Francis Liardet: Professional Recollections on Points of Seamanship, Discipline, &c., 1849.
After-swifters on the lower-masts.
It has often occurred to me, that it would be a desirable thing if the after-pair of shrouds on each side of the fore and main-mast, were made of larger rope than the other shrouds; as in heavy pitching, the most of the weight and heavy jerking comes on these shrouds. The frequent carrying away of these shrouds, or their securing in the chains without previous chafe, or damage, led me to pay much attention to them; and the more I have watched the masts in blowing weather (more particularly in a head-sea), I have been convinced that it would add much to their security if the after-pair of shrouds on each side were made of larger rope, and the securings from them made stronger in the chains, and down the ship's sides. If the loss of lower-masts were enquired into, most of them would be proved to have been carried away by first losing the after-shrouds. In reality these shrouds are the after-stays of the lower-masts, and the more they are considered so, the better the masts will be secured. If a stay be carried away, you can generally relieve the mast by putting the ship before the wind immediately, and keeping her so, until the damage is repaired. When swifters are carried away by the wind, and you can tack, do it immediately, and lay the sails to on that mast, and brace the yards by, until the damage is repaired. If the ship is by the wind, and it blows too strong to attempt staying, lay your yards aback on the mast of the damaged swifter; or if the ship be in chase, &c., get up runners and tackles, and secure the mast in the best possible manner, until you can get your spare shroud, or messenger, over.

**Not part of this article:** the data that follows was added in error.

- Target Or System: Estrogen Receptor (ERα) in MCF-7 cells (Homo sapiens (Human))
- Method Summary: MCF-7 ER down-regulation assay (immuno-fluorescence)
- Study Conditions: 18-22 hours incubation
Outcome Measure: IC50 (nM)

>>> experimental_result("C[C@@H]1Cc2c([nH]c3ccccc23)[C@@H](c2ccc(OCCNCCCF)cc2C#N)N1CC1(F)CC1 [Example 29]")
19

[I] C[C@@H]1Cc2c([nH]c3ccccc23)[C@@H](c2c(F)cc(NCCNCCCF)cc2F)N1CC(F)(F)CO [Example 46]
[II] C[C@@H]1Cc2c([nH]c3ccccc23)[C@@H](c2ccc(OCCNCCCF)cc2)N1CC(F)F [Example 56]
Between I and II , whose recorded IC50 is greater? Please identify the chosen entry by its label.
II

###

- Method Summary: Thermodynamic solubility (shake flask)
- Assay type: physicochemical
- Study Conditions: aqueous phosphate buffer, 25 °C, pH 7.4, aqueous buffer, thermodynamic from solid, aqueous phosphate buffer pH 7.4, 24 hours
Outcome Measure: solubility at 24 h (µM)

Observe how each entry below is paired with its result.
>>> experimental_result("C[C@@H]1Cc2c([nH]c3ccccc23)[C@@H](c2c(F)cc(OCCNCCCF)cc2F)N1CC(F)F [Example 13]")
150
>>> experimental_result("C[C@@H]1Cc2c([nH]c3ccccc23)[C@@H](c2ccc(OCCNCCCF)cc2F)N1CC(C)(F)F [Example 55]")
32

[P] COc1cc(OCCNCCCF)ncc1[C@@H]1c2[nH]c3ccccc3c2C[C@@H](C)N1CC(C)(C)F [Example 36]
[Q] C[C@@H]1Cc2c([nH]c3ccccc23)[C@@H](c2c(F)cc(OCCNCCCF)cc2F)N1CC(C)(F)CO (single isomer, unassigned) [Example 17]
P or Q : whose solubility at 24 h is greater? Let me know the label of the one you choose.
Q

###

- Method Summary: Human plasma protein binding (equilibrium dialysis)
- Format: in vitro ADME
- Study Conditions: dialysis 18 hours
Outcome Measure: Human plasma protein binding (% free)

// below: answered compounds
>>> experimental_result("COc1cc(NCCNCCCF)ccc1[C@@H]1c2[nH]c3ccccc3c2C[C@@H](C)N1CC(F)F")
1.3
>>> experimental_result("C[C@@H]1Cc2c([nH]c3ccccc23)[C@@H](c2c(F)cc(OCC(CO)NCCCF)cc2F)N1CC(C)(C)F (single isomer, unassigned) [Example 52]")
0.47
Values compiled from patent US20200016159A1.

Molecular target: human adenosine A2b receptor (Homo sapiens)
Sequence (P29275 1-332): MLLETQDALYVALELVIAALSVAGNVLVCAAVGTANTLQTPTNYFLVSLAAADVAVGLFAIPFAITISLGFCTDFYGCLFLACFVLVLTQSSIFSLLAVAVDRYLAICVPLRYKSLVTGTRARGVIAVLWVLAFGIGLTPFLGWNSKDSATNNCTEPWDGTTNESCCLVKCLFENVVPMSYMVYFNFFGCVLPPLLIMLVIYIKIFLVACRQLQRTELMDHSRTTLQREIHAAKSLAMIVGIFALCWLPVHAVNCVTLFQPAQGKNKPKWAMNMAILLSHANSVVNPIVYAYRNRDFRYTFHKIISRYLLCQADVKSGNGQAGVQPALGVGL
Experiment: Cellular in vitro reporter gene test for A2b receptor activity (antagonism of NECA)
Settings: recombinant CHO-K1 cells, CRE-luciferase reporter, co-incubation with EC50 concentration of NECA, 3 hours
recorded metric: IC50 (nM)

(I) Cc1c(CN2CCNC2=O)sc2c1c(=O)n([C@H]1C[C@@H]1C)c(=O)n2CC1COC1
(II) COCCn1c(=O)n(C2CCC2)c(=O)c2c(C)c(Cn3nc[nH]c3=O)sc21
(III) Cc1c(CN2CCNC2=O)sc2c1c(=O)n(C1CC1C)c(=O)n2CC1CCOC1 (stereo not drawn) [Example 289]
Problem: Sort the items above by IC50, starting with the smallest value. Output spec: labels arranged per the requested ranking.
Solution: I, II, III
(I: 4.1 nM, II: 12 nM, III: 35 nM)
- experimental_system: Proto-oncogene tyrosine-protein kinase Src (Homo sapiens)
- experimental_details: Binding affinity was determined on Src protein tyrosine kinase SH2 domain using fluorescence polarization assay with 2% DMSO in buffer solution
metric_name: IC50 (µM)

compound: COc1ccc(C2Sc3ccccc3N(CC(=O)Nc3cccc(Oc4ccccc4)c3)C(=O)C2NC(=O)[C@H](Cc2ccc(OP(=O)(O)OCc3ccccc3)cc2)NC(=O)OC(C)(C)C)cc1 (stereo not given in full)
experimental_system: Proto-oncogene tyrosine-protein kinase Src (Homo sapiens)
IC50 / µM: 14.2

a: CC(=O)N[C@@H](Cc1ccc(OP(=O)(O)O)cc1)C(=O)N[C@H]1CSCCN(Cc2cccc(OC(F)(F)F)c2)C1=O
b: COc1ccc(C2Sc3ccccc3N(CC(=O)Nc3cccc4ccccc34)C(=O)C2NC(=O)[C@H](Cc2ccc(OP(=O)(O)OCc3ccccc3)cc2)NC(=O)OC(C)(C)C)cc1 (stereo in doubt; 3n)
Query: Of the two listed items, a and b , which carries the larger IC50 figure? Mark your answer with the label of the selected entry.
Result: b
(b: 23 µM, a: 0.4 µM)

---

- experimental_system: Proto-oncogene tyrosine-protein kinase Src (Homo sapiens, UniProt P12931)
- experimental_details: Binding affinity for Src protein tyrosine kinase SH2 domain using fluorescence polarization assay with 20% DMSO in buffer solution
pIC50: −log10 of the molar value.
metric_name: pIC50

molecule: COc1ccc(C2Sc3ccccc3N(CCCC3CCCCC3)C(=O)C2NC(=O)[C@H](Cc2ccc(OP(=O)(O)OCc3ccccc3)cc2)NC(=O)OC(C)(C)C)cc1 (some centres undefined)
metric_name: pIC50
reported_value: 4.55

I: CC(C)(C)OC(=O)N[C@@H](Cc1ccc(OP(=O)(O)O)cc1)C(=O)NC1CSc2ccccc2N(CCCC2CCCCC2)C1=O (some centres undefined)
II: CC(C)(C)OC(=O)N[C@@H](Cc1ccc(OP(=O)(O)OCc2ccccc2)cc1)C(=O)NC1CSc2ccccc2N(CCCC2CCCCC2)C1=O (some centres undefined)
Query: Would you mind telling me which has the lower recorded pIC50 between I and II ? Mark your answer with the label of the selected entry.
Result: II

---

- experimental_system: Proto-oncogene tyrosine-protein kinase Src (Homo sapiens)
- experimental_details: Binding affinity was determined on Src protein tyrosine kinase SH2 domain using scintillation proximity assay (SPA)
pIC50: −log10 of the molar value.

Francis Liardet: Professional Recollections on Points
of Seamanship, Discipline, &c.
William Woodward, Portsea, 1849. 8vo, frontisp., (6), x, 319 pp, 1 col. plate of signals.
Sjöhistoriska Samfundet | The Maritime History Virtual Archives.
Copyright © 1998 Lars Bruzelius.